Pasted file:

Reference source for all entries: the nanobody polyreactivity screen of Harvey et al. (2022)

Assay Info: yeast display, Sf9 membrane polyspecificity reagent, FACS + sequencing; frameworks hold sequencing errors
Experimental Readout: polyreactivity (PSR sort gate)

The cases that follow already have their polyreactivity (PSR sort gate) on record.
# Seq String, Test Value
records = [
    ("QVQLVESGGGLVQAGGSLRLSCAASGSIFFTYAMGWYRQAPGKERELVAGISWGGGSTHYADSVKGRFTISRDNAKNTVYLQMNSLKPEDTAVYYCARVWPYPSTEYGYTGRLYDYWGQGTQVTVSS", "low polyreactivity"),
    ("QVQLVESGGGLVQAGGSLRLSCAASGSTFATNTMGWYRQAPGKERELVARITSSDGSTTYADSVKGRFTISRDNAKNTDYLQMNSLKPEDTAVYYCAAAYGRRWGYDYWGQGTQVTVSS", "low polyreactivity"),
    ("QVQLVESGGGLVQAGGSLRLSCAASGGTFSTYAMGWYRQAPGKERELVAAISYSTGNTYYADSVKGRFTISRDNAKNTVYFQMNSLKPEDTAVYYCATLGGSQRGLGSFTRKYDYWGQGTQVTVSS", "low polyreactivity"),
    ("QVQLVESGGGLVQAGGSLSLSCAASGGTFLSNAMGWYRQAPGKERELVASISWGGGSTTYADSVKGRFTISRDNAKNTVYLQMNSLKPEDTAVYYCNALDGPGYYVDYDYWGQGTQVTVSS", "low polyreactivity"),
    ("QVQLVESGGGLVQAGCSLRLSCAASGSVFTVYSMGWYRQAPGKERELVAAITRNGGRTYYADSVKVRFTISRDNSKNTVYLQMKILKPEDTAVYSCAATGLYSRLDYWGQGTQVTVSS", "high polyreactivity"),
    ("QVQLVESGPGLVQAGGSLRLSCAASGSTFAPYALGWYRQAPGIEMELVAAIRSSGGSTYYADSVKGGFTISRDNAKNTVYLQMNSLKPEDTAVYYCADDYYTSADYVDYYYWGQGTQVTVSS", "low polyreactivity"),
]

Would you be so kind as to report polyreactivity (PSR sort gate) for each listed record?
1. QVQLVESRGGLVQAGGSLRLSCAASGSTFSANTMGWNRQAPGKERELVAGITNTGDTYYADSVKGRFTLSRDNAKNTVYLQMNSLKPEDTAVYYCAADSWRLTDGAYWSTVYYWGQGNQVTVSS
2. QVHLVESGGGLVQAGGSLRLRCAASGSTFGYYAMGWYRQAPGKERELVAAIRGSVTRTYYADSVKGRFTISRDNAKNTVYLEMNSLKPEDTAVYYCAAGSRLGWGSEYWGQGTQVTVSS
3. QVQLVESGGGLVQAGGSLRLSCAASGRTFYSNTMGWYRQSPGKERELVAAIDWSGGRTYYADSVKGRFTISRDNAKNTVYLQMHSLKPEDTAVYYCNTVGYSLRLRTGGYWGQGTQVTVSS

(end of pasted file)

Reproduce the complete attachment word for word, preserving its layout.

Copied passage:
Reference source for all entries: the nanobody polyreactivity screen of Harvey et al. (2022)

Assay Info: yeast display, Sf9 membrane polyspecificity reagent, FACS + sequencing; frameworks hold sequencing errors
Experimental Readout: polyreactivity (PSR sort gate)

The cases that follow already have their polyreactivity (PSR sort gate) on record.
# Seq String, Test Value
records = [
    ("QVQLVESGGGLVQAGGSLRLSCAASGSIFFTYAMGWYRQAPGKERELVAGISWGGGSTHYADSVKGRFTISRDNAKNTVYLQMNSLKPEDTAVYYCARVWPYPSTEYGYTGRLYDYWGQGTQVTVSS", "low polyreactivity"),
    ("QVQLVESGGGLVQAGGSLRLSCAASGSTFATNTMGWYRQAPGKERELVARITSSDGSTTYADSVKGRFTISRDNAKNTDYLQMNSLKPEDTAVYYCAAAYGRRWGYDYWGQGTQVTVSS", "low polyreactivity"),
    ("QVQLVESGGGLVQAGGSLRLSCAASGGTFSTYAMGWYRQAPGKERELVAAISYSTGNTYYADSVKGRFTISRDNAKNTVYFQMNSLKPEDTAVYYCATLGGSQRGLGSFTRKYDYWGQGTQVTVSS", "low polyreactivity"),
    ("QVQLVESGGGLVQAGGSLSLSCAASGGTFLSNAMGWYRQAPGKERELVASISWGGGSTTYADSVKGRFTISRDNAKNTVYLQMNSLKPEDTAVYYCNALDGPGYYVDYDYWGQGTQVTVSS", "low polyreactivity"),
    ("QVQLVESGGGLVQAGCSLRLSCAASGSVFTVYSMGWYRQAPGKERELVAAITRNGGRTYYADSVKVRFTISRDNSKNTVYLQMKILKPEDTAVYSCAATGLYSRLDYWGQGTQVTVSS", "high polyreactivity"),
    ("QVQLVESGPGLVQAGGSLRLSCAASGSTFAPYALGWYRQAPGIEMELVAAIRSSGGSTYYADSVKGGFTISRDNAKNTVYLQMNSLKPEDTAVYYCADDYYTSADYVDYYYWGQGTQVTVSS", "low polyreactivity"),
]

Would you be so kind as to report polyreactivity (PSR sort gate) for each listed record?
1. QVQLVESRGGLVQAGGSLRLSCAASGSTFSANTMGWNRQAPGKERELVAGITNTGDTYYADSVKGRFTLSRDNAKNTVYLQMNSLKPEDTAVYYCAADSWRLTDGAYWSTVYYWGQGNQVTVSS
2. QVHLVESGGGLVQAGGSLRLRCAASGSTFGYYAMGWYRQAPGKERELVAAIRGSVTRTYYADSVKGRFTISRDNAKNTVYLEMNSLKPEDTAVYYCAAGSRLGWGSEYWGQGTQVTVSS
3. QVQLVESGGGLVQAGGSLRLSCAASGRTFYSNTMGWYRQSPGKERELVAAIDWSGGRTYYADSVKGRFTISRDNAKNTVYLQMHSLKPEDTAVYYCNTVGYSLRLRTGGYWGQGTQVTVSS